Levels of affiliation between members of a captive family group of white-faced Saki monkeys (Pithecia pitheciay)
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Toole, Angela. (2009). Levels of affiliation between members of a captive family group of white-faced Saki monkeys (Pithecia pitheciay). -- Lambda Alpha Journal, v.39, p.39-56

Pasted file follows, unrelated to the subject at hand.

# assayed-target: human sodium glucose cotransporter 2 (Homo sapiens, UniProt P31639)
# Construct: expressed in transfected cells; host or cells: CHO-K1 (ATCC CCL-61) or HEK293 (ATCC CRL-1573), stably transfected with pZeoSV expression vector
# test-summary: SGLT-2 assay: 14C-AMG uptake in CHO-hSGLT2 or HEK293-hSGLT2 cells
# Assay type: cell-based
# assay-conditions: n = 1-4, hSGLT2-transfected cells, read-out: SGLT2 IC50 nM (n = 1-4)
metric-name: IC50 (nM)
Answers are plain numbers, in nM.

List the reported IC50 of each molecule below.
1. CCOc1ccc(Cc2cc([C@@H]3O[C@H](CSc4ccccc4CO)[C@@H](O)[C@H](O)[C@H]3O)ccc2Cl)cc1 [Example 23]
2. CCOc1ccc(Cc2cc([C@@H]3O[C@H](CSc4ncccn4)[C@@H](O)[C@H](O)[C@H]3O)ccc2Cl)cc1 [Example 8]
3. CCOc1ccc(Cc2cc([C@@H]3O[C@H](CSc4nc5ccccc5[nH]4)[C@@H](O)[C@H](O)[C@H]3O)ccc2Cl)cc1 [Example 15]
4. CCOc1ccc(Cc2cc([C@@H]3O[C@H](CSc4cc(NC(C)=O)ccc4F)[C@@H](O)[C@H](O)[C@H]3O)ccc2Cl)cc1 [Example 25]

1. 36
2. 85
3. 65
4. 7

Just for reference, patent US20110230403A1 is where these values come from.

White-faced saki monkeys (Pithecia pitheciai are monogamous primates rarely studied in the wild. Little is known about their affiliative behavior. This study examined levels of affiliation between five members of a captive family group of white-faced saki monkeys at the St. Louis Zoo from October to November 2008. I collected twenty hours of data on the affiliative behavior of the five member group. This data consisted of focal animal samples, nearest neighbor focal animal samples, and interaction matrices of affiliative behaviors to determine the differences in levels of affiliation between male and female parent sakis, and male and female offspring. I found that male and female offspring tend to affiliate more than male offspring do with each other. The male parent rarely affiliated with his female offspring while the female parent affiliated with both her male and female offspring. The bonded pair affiliated infrequently and were rarely observed in proximity of each other (only 1 % of the observed time was spent in close proximity). These results differ from the findings of studies of the affiliative behaviors of the closely related titi monkeys (Callicebus sp.). Previous studies of captive titi monkeys show that affiliation tends to be higher between the bonded pair than between the parents and their offspring and that bonded pairs of titi monkeys display "jealousy behaviors" when intruders enter their group. The low level of affiliation between the white-faced saki bonded pair found in this study may be due to the fact that no new members have never been introduced to the family group at the St. Louis Zoo.